Boxer Nathaniel ‘Cheeky’ May Opens up About Heartbreak Over Trainer’s Cancer Battle

Australia’s best featherweight boxer says he is ready to compete for a world title, despite dealing with the heartache of his long-time coach being terminally ill with cancer.

Nathaniel ‘Cheeky’ May, 22, is celebrating a recent victory in the ring which crowned him the WBO Asia Pacific featherweight champion.

May believes that title — and his outstanding record of 19 wins and just one loss — proves he can beat Welsh IBF world featherweight champion, Lee Selby.

But away from the lights and cameras of professional boxing, May is privately pursuing a fight of another kind.

His coach of almost 10 years, Peter Stokes, is battling an aggressive B-cell lymphoma cancer that has spread throughout his bones.

Stokes, 45, hopes intensive radiotherapy will keep him alive long enough to witness his young prodigy become the world champion.

“It’s really hard seeing my coach — he’s like my second dad — go through this. It’s just tough,” May said.

“He’s a tough man, probably the most tough guy I’ve ever seen.

“He’s the real fighter in our camp.”

‘We’re pushing for the same goal’

Stokes said he had no plans to throw in the towel.

Peter Stokes and Nathaniel 'Cheeky' May

“As far as I’m concerned, I’ve got world titles to win,” he said.

“Cheeks and I, we don’t really talk too much about it. It’s always about what’s the next step, when’s the next fight, who are you going to beat next — that takes priority really.

“I suppose mentally it keeps us both strong and pushing towards the same goal.

“Cheeky knows when it’s time that I can’t do it anymore, that’s when I’ll make the announcement.”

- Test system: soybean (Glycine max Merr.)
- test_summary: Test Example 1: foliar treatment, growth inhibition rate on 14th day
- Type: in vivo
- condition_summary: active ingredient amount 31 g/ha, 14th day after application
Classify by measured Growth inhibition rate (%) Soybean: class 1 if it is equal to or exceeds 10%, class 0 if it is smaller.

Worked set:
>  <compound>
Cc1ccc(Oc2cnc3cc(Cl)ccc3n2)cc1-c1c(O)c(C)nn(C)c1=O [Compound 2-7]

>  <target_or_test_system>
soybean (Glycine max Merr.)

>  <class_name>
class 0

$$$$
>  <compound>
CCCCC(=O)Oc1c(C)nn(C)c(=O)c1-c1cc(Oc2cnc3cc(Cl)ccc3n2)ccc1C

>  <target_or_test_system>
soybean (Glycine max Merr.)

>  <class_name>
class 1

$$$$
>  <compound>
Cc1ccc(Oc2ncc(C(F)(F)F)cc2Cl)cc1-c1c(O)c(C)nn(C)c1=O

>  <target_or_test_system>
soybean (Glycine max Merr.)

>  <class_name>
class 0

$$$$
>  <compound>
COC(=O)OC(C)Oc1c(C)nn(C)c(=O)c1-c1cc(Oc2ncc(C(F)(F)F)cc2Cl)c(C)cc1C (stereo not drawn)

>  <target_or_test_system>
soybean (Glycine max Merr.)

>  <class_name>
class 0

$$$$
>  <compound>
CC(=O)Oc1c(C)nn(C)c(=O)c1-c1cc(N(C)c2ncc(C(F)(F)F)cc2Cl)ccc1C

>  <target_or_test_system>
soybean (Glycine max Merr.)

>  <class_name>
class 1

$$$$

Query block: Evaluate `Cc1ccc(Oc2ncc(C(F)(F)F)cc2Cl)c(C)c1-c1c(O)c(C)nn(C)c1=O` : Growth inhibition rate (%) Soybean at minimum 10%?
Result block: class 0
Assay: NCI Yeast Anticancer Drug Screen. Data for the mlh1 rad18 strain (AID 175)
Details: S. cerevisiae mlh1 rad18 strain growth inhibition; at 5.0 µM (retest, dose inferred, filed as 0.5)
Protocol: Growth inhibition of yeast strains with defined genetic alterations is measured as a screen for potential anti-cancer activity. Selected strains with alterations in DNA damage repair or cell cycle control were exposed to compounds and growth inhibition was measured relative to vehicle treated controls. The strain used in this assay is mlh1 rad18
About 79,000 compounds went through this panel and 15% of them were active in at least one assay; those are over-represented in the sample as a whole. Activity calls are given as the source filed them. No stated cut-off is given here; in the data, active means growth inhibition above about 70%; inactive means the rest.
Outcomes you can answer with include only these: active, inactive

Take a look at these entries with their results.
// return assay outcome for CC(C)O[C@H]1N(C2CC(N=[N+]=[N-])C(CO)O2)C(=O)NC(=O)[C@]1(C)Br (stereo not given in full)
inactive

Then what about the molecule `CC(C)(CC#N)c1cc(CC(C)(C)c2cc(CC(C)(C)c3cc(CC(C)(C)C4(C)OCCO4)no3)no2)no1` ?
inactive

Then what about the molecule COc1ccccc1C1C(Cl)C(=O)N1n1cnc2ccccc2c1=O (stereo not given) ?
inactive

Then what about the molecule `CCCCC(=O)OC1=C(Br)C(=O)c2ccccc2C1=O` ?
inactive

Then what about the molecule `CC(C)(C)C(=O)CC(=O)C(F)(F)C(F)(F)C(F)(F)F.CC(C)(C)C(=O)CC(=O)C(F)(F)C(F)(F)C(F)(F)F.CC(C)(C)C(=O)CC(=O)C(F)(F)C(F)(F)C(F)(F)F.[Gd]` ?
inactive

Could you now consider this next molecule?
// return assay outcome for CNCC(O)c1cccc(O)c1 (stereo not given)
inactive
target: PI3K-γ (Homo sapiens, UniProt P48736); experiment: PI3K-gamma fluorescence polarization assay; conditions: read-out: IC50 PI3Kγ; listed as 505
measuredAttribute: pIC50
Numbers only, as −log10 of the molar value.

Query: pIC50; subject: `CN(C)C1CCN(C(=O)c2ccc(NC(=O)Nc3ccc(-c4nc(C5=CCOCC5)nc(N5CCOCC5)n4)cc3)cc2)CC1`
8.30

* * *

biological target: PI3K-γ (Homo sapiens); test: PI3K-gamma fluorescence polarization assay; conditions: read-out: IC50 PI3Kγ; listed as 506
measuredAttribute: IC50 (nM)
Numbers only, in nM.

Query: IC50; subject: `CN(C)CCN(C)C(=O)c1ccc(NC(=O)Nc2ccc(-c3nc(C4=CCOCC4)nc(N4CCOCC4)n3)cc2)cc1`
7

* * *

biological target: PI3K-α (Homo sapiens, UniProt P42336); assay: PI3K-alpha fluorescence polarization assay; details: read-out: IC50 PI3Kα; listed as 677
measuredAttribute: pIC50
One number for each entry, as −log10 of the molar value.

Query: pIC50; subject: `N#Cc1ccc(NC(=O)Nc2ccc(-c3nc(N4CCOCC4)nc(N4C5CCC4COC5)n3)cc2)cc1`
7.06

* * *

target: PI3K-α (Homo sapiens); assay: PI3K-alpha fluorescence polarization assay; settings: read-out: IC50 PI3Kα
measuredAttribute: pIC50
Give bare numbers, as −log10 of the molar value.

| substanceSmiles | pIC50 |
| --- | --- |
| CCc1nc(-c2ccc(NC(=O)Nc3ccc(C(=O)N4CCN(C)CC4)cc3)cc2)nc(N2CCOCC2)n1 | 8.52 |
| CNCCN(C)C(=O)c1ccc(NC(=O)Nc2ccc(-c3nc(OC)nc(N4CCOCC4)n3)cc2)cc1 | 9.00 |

Like father and son, inside and outside the ring

Stokes said he recognised May’s talents early on, after the boxer arrived at his famed Bunbury gym as a skinny 13-year-old boy.

“I just knew then there was something special about him,” he said.

A man shows his hands to the camera.

“You’ll always have a few that walk in the gym that are exceptional, but there will only be one or two that are beyond that point.

“We’ve had our times where we’ve wanted to kill each other — kind of like Homer and Bart [Simpson] — but that’s part and parcel of a trainer and a fighter being so close.

“I’ve sacrificed a lot for him and he’s sacrificed a lot as a young athlete to get where he’s got.”

May said he planned to have a serious tilt at a world title match midway through 2018, with his trainer by his side.

“I’m hoping he’s there — I know he’s going to be there,” he said.

May said he had never expected boxing to turn into a full-time career.

“I was expecting to fight for a couple years and do something different after that,” he said.

“Now it’s my life, and I put 100 per cent trust into Stokesy with whatever he does with me.

“We train hard and he pushes me hard — some days I can’t stand him — but it’s always a good time with him.”